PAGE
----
Biffy Clyro live at iTunes Festival
- By Chris Jefferies -
- Sep 24, 2012
One of this year's major coups at the iTunes Festival was lining up Scot-rockers Biffy Clyro to play London for the first time in over a year. With the band having just announced a January 28th release date for their sixth studio album 'Opposites', this was a great opportunity to showcase some of their new material.
First up, the crowd were roused into good spirits by fellow Scots Frightened Rabbit. The Selkirk quintet served up a 45-minute set that varied from compelling to pedestrian. 'Swim Until You Can't See Land' got a strong reception, with lead singer Scott Hutchinson sounding in fine fettle.
Following the now customary 60-second iTunes Festival countdown, Biffy Clyro got a thunderous response when they took to the stage, with the laid-back sounds of Simon and Garfunkel providing a stark contrast to the juddering rhythms of new single 'Stingin' Belle'.
From here on in, the set was fairly evenly split between new material, hit singles, and obscure tracks getting their first run-out in years. Of the new tracks, the expansive stadium rock of 'Victory Over The Sun' was by far the most impressive, while 'Sounds Like Balloons' blossomed from a funky off-beat intro into a full-blown hard rock crescendo. The hits were out in force, from a joyous rendition of 'The Captain' to the bounce-along classic 'Who's Got A Match?'. The arms-in-the-air ballad 'Many Of Horror' split the crowd right down the middle, with the odd cry of "we love you Matt Cardle" undercutting the mood somewhat.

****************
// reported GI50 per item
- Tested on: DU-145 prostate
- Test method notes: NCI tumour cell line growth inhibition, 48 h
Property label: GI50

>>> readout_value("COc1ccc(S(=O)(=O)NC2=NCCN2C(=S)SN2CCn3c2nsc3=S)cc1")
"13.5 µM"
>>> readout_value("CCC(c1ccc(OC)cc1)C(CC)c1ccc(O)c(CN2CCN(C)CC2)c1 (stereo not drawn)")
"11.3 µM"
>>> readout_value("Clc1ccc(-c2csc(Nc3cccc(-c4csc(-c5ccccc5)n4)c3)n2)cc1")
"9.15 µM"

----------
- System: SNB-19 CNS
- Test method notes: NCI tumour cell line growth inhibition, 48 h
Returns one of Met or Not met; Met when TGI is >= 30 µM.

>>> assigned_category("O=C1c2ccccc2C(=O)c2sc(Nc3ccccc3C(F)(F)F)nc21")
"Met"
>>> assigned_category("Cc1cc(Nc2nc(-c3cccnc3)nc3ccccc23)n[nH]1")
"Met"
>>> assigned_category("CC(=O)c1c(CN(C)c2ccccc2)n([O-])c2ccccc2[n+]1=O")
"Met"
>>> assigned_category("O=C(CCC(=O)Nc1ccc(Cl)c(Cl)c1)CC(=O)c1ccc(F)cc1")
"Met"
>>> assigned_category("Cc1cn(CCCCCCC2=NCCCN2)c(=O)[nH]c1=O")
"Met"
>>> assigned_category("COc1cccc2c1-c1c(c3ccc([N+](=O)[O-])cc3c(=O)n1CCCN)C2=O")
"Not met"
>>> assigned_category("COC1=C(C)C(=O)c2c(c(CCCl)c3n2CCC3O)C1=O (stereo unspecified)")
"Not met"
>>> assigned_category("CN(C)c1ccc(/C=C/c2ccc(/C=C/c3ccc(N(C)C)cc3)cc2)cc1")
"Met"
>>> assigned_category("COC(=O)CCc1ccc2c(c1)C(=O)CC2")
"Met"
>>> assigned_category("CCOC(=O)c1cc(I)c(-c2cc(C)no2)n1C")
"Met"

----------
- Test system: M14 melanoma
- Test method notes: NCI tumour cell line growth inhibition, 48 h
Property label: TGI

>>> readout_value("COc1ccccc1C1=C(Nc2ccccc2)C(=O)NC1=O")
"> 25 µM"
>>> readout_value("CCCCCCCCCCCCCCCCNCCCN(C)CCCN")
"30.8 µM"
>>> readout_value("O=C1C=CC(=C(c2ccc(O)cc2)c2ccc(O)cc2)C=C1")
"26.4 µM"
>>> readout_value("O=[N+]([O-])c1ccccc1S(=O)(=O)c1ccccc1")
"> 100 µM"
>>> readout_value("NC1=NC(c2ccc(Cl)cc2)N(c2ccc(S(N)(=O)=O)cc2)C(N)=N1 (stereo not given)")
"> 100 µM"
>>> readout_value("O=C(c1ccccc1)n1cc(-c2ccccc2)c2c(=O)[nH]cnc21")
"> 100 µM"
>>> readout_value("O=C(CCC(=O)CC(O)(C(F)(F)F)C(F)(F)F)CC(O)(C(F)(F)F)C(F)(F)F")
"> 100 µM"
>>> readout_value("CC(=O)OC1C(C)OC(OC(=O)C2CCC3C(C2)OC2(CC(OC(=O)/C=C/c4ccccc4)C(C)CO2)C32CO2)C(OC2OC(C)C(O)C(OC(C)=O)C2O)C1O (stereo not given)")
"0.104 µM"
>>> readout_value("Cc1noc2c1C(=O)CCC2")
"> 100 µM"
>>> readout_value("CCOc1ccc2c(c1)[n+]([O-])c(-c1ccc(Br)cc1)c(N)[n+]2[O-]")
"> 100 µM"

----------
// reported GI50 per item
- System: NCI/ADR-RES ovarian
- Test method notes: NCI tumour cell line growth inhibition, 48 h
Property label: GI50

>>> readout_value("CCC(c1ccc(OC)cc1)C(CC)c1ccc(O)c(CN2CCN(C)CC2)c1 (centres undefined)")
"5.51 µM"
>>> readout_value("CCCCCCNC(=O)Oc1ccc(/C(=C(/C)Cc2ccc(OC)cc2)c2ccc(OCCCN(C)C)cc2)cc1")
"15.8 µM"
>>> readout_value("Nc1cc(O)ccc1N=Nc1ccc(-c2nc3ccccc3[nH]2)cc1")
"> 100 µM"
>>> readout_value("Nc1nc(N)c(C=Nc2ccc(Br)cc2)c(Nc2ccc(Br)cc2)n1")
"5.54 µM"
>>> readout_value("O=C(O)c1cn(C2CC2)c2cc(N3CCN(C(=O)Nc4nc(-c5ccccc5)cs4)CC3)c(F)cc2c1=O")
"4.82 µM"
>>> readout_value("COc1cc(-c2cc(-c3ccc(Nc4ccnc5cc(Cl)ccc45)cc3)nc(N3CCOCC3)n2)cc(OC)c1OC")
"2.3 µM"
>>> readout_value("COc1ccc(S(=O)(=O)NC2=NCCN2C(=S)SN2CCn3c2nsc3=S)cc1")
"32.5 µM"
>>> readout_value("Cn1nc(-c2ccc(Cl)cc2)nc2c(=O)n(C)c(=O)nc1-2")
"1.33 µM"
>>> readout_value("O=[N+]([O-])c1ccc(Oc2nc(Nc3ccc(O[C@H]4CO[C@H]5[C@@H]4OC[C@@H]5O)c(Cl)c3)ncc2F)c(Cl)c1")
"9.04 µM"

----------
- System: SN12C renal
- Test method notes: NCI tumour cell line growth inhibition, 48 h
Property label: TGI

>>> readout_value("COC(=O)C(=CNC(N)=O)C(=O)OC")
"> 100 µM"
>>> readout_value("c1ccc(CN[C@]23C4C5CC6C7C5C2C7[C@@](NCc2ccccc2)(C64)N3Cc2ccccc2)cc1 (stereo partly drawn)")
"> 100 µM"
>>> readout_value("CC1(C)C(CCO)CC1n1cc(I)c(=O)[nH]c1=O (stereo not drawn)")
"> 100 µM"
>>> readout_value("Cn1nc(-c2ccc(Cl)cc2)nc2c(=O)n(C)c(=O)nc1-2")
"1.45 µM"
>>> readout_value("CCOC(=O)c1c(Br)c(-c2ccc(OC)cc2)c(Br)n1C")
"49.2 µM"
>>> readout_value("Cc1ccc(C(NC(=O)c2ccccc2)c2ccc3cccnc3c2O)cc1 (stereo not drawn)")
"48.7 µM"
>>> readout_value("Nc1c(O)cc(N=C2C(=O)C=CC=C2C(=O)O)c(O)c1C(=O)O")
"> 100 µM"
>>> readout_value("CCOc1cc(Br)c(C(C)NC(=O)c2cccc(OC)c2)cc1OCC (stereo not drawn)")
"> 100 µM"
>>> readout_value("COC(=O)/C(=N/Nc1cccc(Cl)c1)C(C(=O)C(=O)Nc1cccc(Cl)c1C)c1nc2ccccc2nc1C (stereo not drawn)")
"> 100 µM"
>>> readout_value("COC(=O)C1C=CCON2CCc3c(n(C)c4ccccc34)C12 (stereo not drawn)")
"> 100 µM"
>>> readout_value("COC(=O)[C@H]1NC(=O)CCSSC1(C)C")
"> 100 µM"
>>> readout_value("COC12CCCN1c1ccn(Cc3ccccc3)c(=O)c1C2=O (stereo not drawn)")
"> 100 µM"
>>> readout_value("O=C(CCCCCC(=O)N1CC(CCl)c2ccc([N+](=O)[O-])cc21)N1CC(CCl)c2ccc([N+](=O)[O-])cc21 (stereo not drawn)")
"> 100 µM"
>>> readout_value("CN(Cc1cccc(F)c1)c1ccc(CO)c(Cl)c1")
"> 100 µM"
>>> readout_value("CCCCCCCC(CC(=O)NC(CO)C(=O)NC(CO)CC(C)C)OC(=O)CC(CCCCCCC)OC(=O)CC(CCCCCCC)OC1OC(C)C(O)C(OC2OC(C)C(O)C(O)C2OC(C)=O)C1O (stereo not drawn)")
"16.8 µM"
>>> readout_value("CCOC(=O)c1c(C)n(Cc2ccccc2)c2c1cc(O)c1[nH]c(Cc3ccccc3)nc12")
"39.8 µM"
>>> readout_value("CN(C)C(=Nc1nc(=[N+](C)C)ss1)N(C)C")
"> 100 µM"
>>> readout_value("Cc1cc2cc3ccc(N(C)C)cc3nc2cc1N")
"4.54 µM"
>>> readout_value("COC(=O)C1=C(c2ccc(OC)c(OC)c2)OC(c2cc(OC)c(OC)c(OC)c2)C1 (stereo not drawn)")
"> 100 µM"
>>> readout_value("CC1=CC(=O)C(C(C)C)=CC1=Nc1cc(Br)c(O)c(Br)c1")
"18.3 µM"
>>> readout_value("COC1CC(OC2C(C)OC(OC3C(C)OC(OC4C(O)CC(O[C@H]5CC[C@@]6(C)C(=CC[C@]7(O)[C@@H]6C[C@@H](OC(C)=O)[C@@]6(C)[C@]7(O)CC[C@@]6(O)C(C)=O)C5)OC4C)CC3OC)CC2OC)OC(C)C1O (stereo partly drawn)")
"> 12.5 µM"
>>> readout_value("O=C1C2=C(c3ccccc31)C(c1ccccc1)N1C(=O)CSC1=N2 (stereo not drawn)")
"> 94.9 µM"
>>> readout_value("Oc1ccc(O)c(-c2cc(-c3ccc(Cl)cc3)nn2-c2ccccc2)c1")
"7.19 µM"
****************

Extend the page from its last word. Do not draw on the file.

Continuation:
However, many people will remember this set for an abundance of dry ice. 'That Golden Rule' saw huge jets of gas erupt from the front of the stage, while 'Bubbles' was accompanied by dry ice and helium bubbles rising to the rafters.
Perhaps the most surprising aspect of the night was how many rarities were packed in. 'Strung To Your Ribcage' was cracked out for the first time in eight years, while EP track 'Hope For An Angel' got its first outing in more than a decade. Given that much of the non-fee-paying audience will have known only a handful of Biffy songs, this was quite the gamble. However, the band carried it off with aplomb, never missing a note and playing each song as if it was their last. That honour was saved for the raucous singalong of 'Mountains', which sent the throbbing crowd out into the night chanting "Mon The Biff".
With a 20-track double album on the way in the new year, and their live set sounding as fresh as ever, Biffy Clyro are out to prove that they are so much more than "that band who sold their song to The X-Factor".
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